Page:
Tag: Natural and Nature-Based Features
  • October

    Natural features to play crucial role in building a more resilient Great Lakes coastline

    Communities along the Great Lakes coastline are experiencing increased frequency in coastal flooding and erosion, causing property damage, putting lives at risk, and disrupting local economies. With the support of the Engineering With Nature® (EWN) program, the U.S. Army Corps of Engineers (USACE) and the U.S. Army Engineer Research and Development Center (ERDC) can provide technical direction and guidance to USACE Districts around the nation to look at innovative ways of improving coastal resilience.
  • March

    Evaluating the engineering benefits of Florida’s mangrove forests

    Along the Florida coastline, forests of trees with a dense tangle of prop roots appear to be standing on stilts above the water. These trees, or mangroves, are not only magnificent to see, but are a key element in protecting coastlines and communities during coastal storms. Researchers at the U.S. Army Engineer Research and Development Center (ERDC) have partnered with the U.S. Army Corps of Engineers (USACE) Jacksonville District and the U.S. Naval Academy to explore the engineering value of Florida’s mangrove forests.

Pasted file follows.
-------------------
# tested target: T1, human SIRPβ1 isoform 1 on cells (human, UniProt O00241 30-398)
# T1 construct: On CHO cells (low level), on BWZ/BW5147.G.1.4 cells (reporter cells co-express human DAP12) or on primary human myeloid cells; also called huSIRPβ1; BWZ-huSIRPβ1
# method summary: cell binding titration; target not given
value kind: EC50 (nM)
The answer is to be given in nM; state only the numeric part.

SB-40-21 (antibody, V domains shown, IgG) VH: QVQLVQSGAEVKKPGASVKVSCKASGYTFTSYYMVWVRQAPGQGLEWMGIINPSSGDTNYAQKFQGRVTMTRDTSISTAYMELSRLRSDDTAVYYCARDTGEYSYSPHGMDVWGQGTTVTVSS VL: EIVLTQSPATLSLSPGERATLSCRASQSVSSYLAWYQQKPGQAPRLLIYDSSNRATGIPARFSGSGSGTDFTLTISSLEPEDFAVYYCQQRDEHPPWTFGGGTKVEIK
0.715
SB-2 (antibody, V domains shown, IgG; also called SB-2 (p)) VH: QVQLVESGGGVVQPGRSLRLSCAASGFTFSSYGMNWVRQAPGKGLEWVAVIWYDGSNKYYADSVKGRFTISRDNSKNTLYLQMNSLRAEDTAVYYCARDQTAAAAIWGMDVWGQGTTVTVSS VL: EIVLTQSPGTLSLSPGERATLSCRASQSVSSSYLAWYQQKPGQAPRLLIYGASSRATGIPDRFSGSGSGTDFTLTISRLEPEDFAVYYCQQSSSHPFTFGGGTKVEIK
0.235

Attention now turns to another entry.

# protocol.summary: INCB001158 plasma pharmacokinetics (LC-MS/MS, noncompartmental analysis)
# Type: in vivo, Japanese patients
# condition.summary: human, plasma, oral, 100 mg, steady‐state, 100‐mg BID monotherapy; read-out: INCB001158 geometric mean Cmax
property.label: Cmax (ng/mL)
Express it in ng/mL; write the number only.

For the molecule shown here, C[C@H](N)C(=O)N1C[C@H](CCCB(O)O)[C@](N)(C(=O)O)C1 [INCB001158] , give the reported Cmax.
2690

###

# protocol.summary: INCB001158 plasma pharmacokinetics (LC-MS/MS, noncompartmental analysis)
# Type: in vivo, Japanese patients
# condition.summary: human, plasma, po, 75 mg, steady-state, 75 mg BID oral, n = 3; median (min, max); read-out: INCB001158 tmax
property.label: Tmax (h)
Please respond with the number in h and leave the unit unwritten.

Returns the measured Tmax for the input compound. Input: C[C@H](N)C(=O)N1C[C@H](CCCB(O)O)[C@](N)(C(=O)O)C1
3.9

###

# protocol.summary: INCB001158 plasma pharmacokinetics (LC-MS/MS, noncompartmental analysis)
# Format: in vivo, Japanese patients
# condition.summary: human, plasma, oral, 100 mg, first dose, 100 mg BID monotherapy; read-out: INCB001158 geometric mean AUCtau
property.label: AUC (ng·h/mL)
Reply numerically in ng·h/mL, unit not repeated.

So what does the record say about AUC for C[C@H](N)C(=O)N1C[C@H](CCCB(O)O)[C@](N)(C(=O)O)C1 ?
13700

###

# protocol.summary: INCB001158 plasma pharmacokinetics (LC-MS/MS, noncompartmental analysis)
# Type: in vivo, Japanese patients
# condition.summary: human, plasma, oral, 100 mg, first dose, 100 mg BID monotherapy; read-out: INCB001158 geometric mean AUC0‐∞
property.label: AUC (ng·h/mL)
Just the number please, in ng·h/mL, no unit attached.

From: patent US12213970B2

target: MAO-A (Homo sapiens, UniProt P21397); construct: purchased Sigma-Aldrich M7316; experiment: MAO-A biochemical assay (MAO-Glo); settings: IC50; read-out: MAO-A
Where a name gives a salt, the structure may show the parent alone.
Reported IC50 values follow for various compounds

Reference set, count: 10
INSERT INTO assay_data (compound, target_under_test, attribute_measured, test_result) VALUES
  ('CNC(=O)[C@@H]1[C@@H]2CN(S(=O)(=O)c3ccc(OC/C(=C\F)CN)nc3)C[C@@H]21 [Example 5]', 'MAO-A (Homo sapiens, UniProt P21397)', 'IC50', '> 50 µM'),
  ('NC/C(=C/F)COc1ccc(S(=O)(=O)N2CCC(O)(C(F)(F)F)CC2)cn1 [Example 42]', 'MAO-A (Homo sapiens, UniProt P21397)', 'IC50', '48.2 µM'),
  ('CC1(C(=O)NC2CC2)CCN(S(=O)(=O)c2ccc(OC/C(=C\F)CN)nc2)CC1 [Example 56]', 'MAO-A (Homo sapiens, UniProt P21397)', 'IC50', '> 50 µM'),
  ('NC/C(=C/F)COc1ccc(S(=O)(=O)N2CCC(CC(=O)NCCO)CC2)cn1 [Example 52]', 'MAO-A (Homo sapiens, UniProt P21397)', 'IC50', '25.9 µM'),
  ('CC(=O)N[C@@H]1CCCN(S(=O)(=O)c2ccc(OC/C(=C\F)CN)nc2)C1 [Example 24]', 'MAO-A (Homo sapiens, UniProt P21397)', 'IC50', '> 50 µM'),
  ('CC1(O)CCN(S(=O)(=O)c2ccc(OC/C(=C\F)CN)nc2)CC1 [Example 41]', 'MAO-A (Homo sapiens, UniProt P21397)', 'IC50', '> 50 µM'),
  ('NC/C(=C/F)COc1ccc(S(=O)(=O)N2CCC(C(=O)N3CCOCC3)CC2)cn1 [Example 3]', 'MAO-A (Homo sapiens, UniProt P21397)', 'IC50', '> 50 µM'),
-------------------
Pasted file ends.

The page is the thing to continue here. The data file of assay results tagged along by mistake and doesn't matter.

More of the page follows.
• February

    Landmark guidelines on natural and nature-based features is an international effort

    Nearly four years ago, a team led by the U.S. Army Corps of Engineers and that now includes 189 scientists, engineers and resource managers from 73 worldwide organizations gathered to begin work on a set of international guidelines for utilizing Natural and Nature-Based Features. Today, the project is nearing completion with the publication of “Guidelines on the Use of Natural and Nature-Based Features for Sustainable Coastal and Fluvial Systems” expected in 2020. The guidelines will provide practitioners with the best available information concerning the conceptualization, planning, design, engineering, construction and maintenance of NNBF to support resilience and flood risk reduction for coasts, bays and estuaries, as well as river and freshwater lake systems.